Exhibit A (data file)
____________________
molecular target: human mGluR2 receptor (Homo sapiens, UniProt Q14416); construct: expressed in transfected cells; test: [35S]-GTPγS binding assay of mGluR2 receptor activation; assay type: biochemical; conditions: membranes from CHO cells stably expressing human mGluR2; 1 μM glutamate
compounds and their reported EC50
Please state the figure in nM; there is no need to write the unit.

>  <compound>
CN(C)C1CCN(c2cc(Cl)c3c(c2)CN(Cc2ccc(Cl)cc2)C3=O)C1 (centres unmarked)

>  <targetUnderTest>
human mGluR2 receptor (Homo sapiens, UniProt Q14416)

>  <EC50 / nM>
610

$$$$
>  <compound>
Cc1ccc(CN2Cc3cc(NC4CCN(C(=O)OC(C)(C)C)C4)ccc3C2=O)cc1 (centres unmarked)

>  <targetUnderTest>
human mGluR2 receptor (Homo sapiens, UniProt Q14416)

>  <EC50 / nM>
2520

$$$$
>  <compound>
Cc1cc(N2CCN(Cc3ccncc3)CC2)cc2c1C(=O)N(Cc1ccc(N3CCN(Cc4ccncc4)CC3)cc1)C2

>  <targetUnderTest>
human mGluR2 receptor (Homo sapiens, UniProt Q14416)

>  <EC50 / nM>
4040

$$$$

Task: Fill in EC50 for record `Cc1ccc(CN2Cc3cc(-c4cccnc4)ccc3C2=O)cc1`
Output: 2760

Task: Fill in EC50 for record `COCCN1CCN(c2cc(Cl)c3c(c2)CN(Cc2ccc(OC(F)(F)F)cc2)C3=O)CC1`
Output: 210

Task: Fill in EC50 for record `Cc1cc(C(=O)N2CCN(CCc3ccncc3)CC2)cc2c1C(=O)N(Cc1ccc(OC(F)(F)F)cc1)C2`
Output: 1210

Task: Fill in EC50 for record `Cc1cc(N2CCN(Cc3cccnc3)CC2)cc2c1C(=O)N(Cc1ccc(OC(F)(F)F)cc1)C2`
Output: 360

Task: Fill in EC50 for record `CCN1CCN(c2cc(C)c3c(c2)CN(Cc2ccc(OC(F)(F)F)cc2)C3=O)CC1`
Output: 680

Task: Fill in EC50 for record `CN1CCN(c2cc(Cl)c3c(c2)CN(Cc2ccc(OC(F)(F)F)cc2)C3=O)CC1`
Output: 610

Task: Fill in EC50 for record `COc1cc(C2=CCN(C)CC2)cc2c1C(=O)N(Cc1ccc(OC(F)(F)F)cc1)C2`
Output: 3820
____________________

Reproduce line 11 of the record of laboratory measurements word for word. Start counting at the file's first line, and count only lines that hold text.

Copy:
>  <compound>